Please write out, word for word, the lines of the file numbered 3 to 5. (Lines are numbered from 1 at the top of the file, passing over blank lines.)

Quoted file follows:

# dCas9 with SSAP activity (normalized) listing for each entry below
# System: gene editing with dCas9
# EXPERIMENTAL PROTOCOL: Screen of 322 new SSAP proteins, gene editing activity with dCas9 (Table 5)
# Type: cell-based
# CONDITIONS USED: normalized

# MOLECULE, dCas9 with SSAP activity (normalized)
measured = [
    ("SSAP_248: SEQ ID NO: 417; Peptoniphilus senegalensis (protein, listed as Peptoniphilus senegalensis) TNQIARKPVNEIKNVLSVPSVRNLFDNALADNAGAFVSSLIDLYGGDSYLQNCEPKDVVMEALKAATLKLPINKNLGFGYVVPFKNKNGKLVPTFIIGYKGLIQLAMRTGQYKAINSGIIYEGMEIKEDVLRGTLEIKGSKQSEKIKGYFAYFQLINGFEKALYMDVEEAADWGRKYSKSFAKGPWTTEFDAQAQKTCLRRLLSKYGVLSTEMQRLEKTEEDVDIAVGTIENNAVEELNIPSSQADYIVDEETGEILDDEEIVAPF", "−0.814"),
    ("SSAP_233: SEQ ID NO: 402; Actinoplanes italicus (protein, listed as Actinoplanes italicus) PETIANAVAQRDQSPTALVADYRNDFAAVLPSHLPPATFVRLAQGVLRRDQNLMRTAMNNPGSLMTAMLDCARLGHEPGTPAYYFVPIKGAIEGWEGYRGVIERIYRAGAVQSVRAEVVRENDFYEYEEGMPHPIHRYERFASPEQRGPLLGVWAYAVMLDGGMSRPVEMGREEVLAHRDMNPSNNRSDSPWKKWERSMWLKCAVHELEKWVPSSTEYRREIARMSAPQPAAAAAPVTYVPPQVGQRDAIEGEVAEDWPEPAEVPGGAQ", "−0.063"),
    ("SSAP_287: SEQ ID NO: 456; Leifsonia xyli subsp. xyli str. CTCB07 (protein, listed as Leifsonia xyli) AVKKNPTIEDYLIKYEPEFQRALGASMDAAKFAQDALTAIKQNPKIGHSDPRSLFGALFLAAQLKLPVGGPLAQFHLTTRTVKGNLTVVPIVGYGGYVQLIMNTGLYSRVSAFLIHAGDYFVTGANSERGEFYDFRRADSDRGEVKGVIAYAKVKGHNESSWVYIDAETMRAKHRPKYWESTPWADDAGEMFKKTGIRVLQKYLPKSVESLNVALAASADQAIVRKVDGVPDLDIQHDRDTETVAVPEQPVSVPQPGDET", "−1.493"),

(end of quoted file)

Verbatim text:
# EXPERIMENTAL PROTOCOL: Screen of 322 new SSAP proteins, gene editing activity with dCas9 (Table 5)
# Type: cell-based
# CONDITIONS USED: normalized